Whenwashinghandswithsoapandwater,itispreferable to use disposable paper towels to dry hands. If these are not available, use clean cloth towels and replace them when they become wet.

To contain respiratory secretions, a medical mask4 should be provided to the patient and worn as much as possible. Individuals who cannot tolerate a medical mask should use rigorous respiratory hygiene − that is, the mouth and nose should be covered with a disposable paper tissue when coughing or sneezing. Materials used to cover the mouth and nose should be discarded or cleaned appropriately after use (e.g., wash handkerchiefs using regular soap or detergent and water).

Caregivers should wear a tightly fitted medical mask that covers their mouth and nose when in the same room as the patient. Masks should not be touched or handled during use. If the mask gets wet or dirty from secretions, it must be replaced immediately with a new clean, dry mask. Remove the mask using the appropriate technique – that is, do not touch the front, but instead untie it. Discard the mask immediately after use and perform hand hygiene.

Avoiddirectcontactwithbodyfluids,particularlyoralor respiratory secretions, and stool. Use disposable gloves and a mask when providing oral or respiratory care and when handling stool, urine and other waste. Perform hand hygiene before and after removing gloves and the mask.

Do not reuse masks or gloves.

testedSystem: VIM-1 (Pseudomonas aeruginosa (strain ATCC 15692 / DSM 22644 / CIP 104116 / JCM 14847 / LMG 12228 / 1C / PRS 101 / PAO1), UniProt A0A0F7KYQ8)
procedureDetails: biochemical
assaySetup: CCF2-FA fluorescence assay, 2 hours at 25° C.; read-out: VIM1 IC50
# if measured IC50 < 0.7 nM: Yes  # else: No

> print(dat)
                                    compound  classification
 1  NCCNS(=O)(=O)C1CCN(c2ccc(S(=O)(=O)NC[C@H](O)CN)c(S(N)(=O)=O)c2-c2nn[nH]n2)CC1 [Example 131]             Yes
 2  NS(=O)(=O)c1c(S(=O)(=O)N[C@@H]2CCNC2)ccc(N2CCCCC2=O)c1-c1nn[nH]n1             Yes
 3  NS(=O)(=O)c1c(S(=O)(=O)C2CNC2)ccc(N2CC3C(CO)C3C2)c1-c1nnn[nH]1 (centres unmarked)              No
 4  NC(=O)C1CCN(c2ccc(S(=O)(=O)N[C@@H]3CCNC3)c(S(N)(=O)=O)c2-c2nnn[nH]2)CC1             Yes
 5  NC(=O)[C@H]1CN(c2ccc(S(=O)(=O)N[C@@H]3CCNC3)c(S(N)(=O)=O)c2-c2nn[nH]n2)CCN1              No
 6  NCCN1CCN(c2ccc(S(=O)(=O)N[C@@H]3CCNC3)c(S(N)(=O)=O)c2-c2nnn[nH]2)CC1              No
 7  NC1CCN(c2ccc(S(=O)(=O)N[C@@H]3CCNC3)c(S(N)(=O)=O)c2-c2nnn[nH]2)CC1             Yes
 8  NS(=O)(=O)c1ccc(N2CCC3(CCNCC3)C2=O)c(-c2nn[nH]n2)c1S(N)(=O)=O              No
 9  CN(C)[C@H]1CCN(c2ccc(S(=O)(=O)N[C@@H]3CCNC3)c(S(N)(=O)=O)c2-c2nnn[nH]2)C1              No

Use dedicated linen and eating utensils for the patient; these items should be cleaned with soap and water after use and may be re-used instead of being discarded.

Clean and disinfect daily surfaces that are frequently touched in the room where the patient is being cared for, such as bedside tables, bedframes and other bedroom furniture. Regular household soap or detergent should be used first for cleaning, and then, after rinsing, regular household disinfectant containing 0.5% sodium hypochlorite (i.e., equivalent to 5000 pm or 1 part bleach5 to 9 parts water) should be applied.

Clean and disinfect bathroom and toilet surfaces at least once daily. Regular household soap or detergent should be used first for cleaning, and then, after rinsing, regular household disinfectant containing 0.5% sodium hypochlorite should be applied.5

Clean the patient’s clothes, bed linen, and bath and hand towels using regular laundry soap and water or machine wash at 60–90 °C with common household detergent, and dry thoroughly. Place contaminated linen into a laundry bag. Do not shake soiled laundry and avoid contaminated materials coming into contact with skin and clothes.

Gloves and protective clothing (e.g., plastic aprons) should be used when cleaning surfaces or handling clothing or linen soiled with body fluids. Depending on the context, either utility or single-use gloves can be used. After use, utility gloves should be cleaned with soap and water and decontaminated with 0.5% sodium hypochlorite solution. Single-use gloves (e.g., nitrile or latex) should be discarded after each use. Perform hand hygiene before and after removing gloves.